Web design is obviously important. Visitors are heavily influenced by your design, and it affects their behavior on many levels.
It can motivate them to browse through your site, engage with your content, click your calls-to-action CTAs, check out your products, and so on.
But design plays an even bigger role than you may think. In fact, 94 percent of first impressions are design-related.
Understanding design-based psychological principles that affect consumer behavior—and basing your web design around them—can have a huge impact on conversions.
While this can include many different practices, there’s one particular concept I want to cover here—visual cues.
This is one of the more basic design strategies and doesn’t take a CRO expert to figure out.
Yet it can have a tremendous impact on visitor behavior and send conversions through the roof.
For this post, I’ll provide you with an in-depth explanation of visual cues, offer examples and discuss best practices for getting the most from this technique.
What Are Visual Cues?
According to UX Planet, visual cues, or directional cues, are the elements on a web page that subtly draw attention to the areas of importance and help users interact with the site.
They serve as a means of directing a person’s attention to a certain section like a CTA or a product. Rather than browsing through the entirety of a page, visual cues narrow it down so visitors know exactly what they should be looking at.
You can think of it as an unobtrusive way of saying, “Hey, check this out.”
Explicit and Suggestive Visual Cues
Unbounce elaborates, explaining there are two main types of visual cues— explicit and suggestive.
Explicit cues involve lines or arrows pointing to an area of importance, while suggestive cues use images of people looking at an area.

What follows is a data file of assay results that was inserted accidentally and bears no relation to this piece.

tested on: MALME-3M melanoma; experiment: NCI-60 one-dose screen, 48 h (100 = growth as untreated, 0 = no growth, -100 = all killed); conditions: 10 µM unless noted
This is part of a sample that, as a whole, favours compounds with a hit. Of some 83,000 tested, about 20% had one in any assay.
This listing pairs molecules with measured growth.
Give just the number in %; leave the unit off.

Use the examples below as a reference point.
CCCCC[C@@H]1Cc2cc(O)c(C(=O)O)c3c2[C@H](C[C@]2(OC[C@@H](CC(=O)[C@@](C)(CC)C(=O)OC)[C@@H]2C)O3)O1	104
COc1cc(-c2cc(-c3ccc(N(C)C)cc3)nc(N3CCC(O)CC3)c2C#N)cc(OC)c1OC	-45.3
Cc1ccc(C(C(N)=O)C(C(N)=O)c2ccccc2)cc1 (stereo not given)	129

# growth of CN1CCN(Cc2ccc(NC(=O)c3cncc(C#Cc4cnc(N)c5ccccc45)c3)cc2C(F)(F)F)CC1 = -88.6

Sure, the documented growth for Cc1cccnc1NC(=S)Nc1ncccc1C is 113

Here’s an example of an explicit cue.
You can’t help but notice the orange arrow and follow it to the “Download Now” section.
There’s no guessing what’s most important on this page and where your attention should go.
Explicit cues are one of the most straightforward techniques, and they’re commonly used on landing pages to guide visitors to a particular section.
This can be a quick cure for low converting sites. And for those with solid conversions, it can increase them even more.
Now here’s an example of a suggestive cue.
These two guys are both facing forward looking at their laptops. Just above their laptops is the CTA to sign up for the product, Taskworld.
The way they’re situated make your eyes gravitate toward the center of the page to the CTA.
Here’s another example.
It’s the exact same concept except there’s just one guy facing the copy on the right, which mentions product benefits.
Suggestive cues work well because of our ability to instantly determine where another person is looking. We have an evolutionary knack for it.
So designing a page where a person is looking at an important area may increase the odds that visitors will shift their attention to that spot.
While explicit and suggestive are the most common, there are a few other types as well.
Areas of emphasis are surrounded by white (or negative) space, which guides the visitor’s attention to that area.
Notice how the abundance of white space on the homepage of women’s clothing store, Filly Flair, naturally draws your eye to the “Shop New Arrivals” button.
The green CTA in a sea of white makes it stand out.
Here’s another example from shaving company, Harry’s.
The minimalist feel of the page with a red CTA box surrounded by blue easily grabs your attention.
Including plenty of white space is actually a core component of writing scannable text that readers can easily digest in blogging.
And the concept also applies to visual cues because it helps isolate the primary area of interest where eyeballs can’t help but be drawn to it.
This technique is just like it sounds.